The Passeggiata: A Most Italian Tradition
One of the most quintessential of all Italian traditions is the passeggiata, when friends and family take to the streets of their town in the early evening, usually between 5 and 8 pm, and well, wander.
The word passeggiata comes from the verb passeggiare, an Italian word for walk, combined with the suffix "-ata" which indicates little, so a "little walk". More specifically, passeggiare signifies a slow walk. A promenade. Maybe even a stroll. But interestingly, the daily passeggiata is often not a walk at all. Sometimes, it's just a chat with friends, in front of a cafe -- known as a bar to Italians -- or in the town's central piazza, or at a favorite gathering spot.
Why wander like this? A few of the documented reasons include to work off, or work up to, a delicious and filling meal, to see and be seen, or even to get into the dating pool.
But the true meaning is timeless, and touching. "For townspeople of all ages, the passeggiata reinforces a sense of belonging," explains author Dianne Hales for Fodor's Travel. "The greeting of friends and acquaintances, the swapping of gossip, and the sharing of the latest news weave everyone into the human fabric of the community."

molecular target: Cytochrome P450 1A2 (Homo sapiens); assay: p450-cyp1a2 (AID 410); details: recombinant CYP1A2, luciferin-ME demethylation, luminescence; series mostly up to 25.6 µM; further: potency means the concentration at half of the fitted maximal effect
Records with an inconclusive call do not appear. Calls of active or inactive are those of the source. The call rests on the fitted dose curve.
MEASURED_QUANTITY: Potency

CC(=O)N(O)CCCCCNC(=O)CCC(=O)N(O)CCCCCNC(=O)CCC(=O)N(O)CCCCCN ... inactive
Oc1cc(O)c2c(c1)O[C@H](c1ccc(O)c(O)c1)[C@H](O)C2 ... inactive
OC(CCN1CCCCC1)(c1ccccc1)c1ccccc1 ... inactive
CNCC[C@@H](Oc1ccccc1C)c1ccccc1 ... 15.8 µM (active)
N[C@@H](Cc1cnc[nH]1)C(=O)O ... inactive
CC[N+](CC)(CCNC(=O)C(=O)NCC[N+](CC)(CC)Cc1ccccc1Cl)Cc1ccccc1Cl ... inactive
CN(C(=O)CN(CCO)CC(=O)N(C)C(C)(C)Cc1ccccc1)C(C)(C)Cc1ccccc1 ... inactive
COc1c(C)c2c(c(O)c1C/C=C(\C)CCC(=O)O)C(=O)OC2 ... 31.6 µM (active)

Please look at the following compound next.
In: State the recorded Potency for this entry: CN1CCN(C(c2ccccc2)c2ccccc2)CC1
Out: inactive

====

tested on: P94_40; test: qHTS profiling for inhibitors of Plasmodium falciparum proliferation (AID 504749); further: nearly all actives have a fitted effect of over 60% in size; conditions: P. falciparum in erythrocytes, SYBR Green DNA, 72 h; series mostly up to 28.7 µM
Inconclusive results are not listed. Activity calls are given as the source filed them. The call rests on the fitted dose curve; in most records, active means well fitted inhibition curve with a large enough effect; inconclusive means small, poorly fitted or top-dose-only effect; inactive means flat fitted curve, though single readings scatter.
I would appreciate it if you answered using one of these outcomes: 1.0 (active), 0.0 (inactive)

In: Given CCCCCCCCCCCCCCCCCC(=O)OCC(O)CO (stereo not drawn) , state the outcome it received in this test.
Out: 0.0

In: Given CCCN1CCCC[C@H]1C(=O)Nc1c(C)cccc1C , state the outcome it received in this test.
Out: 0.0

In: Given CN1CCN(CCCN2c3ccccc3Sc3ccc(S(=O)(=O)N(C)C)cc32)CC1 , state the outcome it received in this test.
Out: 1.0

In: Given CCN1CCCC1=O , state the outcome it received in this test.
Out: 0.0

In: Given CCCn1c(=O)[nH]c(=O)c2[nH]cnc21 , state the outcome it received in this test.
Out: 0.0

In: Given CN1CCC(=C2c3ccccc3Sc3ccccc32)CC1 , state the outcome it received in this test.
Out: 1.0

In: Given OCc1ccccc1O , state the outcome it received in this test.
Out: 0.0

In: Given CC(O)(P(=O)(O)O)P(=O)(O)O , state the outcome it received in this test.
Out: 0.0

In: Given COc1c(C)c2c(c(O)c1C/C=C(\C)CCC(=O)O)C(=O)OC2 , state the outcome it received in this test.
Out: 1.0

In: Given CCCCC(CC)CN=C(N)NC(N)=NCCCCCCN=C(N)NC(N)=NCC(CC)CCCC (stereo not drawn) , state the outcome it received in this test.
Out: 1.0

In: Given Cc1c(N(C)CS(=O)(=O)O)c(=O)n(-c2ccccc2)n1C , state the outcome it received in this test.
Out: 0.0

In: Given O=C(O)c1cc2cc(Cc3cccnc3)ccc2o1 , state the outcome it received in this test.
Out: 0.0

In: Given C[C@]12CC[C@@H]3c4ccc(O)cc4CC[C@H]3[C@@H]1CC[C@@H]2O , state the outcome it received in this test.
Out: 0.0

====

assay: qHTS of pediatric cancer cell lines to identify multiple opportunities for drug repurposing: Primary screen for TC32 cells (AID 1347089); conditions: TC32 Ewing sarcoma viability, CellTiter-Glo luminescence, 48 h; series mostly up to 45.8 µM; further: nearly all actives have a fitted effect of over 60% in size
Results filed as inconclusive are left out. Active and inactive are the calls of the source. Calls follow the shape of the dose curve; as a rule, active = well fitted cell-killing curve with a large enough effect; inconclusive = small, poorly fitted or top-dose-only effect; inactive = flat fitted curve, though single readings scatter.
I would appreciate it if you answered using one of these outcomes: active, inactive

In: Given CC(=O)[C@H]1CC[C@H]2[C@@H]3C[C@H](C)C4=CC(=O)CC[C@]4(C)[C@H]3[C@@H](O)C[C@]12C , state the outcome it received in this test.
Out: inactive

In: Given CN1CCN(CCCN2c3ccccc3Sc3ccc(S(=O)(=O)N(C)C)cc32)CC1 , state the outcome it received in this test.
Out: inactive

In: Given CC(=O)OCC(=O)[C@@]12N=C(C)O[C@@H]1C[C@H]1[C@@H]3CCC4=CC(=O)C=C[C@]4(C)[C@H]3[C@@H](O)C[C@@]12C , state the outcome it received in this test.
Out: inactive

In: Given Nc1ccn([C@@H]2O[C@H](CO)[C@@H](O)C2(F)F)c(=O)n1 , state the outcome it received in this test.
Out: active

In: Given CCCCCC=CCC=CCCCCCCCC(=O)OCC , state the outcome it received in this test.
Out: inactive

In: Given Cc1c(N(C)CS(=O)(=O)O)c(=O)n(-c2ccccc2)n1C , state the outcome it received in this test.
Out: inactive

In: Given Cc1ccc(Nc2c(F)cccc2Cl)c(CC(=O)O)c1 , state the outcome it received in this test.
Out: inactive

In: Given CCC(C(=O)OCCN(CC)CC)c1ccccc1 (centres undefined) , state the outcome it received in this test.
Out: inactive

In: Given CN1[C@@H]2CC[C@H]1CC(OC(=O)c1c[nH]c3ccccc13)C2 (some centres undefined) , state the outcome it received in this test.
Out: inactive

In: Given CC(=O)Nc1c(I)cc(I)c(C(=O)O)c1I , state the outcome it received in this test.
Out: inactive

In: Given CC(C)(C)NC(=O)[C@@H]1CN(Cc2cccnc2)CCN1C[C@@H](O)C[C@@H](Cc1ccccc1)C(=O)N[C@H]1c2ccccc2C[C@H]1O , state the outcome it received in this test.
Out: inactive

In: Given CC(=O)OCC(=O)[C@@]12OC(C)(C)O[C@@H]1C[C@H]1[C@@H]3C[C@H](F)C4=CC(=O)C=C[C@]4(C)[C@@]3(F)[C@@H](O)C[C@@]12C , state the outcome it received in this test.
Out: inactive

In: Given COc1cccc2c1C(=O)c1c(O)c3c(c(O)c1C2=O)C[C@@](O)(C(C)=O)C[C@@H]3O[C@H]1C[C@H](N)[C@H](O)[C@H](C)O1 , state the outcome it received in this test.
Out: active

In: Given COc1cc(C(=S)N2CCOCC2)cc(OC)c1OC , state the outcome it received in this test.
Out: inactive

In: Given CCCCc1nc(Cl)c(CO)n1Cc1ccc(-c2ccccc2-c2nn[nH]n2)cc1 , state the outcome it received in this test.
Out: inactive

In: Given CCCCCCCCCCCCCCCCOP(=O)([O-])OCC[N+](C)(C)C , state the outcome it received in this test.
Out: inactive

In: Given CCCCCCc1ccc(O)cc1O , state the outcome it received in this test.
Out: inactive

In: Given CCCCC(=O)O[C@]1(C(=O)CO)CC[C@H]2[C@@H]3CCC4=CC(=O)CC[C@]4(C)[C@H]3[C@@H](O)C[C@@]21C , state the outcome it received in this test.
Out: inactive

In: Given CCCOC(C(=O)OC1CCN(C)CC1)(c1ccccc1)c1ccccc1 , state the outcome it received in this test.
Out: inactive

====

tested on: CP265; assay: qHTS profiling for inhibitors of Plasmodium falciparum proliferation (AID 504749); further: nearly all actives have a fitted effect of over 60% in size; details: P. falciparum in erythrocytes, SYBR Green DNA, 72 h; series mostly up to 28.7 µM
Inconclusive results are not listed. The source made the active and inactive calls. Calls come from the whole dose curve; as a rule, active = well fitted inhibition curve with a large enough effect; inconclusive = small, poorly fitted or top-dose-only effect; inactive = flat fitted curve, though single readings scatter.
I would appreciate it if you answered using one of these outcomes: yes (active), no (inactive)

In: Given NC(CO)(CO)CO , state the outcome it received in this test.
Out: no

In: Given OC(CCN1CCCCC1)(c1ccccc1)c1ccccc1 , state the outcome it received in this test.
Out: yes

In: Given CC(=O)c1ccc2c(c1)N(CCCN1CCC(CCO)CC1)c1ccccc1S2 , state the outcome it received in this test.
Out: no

And the beauty of the passeggiata is that it's open to everyone, so when you find yourself in Italy, join in! Before or after your aperitivo (another essential evening activity), find a popular, possibly pedestrian-only street, the central piazza, or the lungomare if you are near the sea, enjoy the golden light, and practice the fine Italian art of the evening stroll.
Join us here at Once Upon a Passeggiata as we stroll through Italian travel, history and culture, one story at a time.